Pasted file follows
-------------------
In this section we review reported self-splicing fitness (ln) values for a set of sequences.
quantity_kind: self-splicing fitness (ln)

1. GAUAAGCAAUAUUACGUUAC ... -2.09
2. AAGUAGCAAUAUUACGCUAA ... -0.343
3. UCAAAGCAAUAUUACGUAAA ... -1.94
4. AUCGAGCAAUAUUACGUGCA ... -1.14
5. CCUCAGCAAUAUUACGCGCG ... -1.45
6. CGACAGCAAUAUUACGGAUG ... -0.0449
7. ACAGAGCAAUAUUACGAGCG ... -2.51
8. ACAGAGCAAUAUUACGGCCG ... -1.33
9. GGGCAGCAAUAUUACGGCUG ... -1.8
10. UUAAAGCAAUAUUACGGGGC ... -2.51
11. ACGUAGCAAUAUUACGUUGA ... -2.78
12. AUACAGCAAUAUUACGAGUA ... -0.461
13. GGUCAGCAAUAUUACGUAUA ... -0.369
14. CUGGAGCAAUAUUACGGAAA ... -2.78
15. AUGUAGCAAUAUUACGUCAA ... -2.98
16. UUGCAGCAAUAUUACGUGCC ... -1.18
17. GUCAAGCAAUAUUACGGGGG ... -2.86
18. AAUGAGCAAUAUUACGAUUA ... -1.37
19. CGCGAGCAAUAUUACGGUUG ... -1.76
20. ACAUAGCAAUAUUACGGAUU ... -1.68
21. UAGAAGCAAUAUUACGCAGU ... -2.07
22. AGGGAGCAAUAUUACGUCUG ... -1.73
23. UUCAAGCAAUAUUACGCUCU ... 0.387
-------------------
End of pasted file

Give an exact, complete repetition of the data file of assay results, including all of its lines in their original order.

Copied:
In this section we review reported self-splicing fitness (ln) values for a set of sequences.
quantity_kind: self-splicing fitness (ln)

1. GAUAAGCAAUAUUACGUUAC ... -2.09
2. AAGUAGCAAUAUUACGCUAA ... -0.343
3. UCAAAGCAAUAUUACGUAAA ... -1.94
4. AUCGAGCAAUAUUACGUGCA ... -1.14
5. CCUCAGCAAUAUUACGCGCG ... -1.45
6. CGACAGCAAUAUUACGGAUG ... -0.0449
7. ACAGAGCAAUAUUACGAGCG ... -2.51
8. ACAGAGCAAUAUUACGGCCG ... -1.33
9. GGGCAGCAAUAUUACGGCUG ... -1.8
10. UUAAAGCAAUAUUACGGGGC ... -2.51
11. ACGUAGCAAUAUUACGUUGA ... -2.78
12. AUACAGCAAUAUUACGAGUA ... -0.461
13. GGUCAGCAAUAUUACGUAUA ... -0.369
14. CUGGAGCAAUAUUACGGAAA ... -2.78
15. AUGUAGCAAUAUUACGUCAA ... -2.98
16. UUGCAGCAAUAUUACGUGCC ... -1.18
17. GUCAAGCAAUAUUACGGGGG ... -2.86
18. AAUGAGCAAUAUUACGAUUA ... -1.37
19. CGCGAGCAAUAUUACGGUUG ... -1.76
20. ACAUAGCAAUAUUACGGAUU ... -1.68
21. UAGAAGCAAUAUUACGCAGU ... -2.07
22. AGGGAGCAAUAUUACGUCUG ... -1.73
23. UUCAAGCAAUAUUACGCUCU ... 0.387